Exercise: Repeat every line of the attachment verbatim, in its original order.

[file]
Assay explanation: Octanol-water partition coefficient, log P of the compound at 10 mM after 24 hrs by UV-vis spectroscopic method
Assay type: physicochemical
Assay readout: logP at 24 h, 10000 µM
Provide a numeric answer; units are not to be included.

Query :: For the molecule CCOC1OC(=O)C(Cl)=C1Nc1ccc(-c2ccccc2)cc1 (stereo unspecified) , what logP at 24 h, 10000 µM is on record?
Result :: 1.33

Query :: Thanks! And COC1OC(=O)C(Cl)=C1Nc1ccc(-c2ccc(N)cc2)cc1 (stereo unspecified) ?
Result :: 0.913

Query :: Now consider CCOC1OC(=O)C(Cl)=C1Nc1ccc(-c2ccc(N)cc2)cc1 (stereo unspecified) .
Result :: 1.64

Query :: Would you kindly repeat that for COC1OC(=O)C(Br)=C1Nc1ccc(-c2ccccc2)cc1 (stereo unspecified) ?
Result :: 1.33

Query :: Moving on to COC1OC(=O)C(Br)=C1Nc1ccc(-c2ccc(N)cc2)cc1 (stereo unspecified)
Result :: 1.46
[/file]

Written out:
Assay explanation: Octanol-water partition coefficient, log P of the compound at 10 mM after 24 hrs by UV-vis spectroscopic method
Assay type: physicochemical
Assay readout: logP at 24 h, 10000 µM
Provide a numeric answer; units are not to be included.

Query :: For the molecule CCOC1OC(=O)C(Cl)=C1Nc1ccc(-c2ccccc2)cc1 (stereo unspecified) , what logP at 24 h, 10000 µM is on record?
Result :: 1.33

Query :: Thanks! And COC1OC(=O)C(Cl)=C1Nc1ccc(-c2ccc(N)cc2)cc1 (stereo unspecified) ?
Result :: 0.913

Query :: Now consider CCOC1OC(=O)C(Cl)=C1Nc1ccc(-c2ccc(N)cc2)cc1 (stereo unspecified) .
Result :: 1.64

Query :: Would you kindly repeat that for COC1OC(=O)C(Br)=C1Nc1ccc(-c2ccccc2)cc1 (stereo unspecified) ?
Result :: 1.33

Query :: Moving on to COC1OC(=O)C(Br)=C1Nc1ccc(-c2ccc(N)cc2)cc1 (stereo unspecified)
Result :: 1.46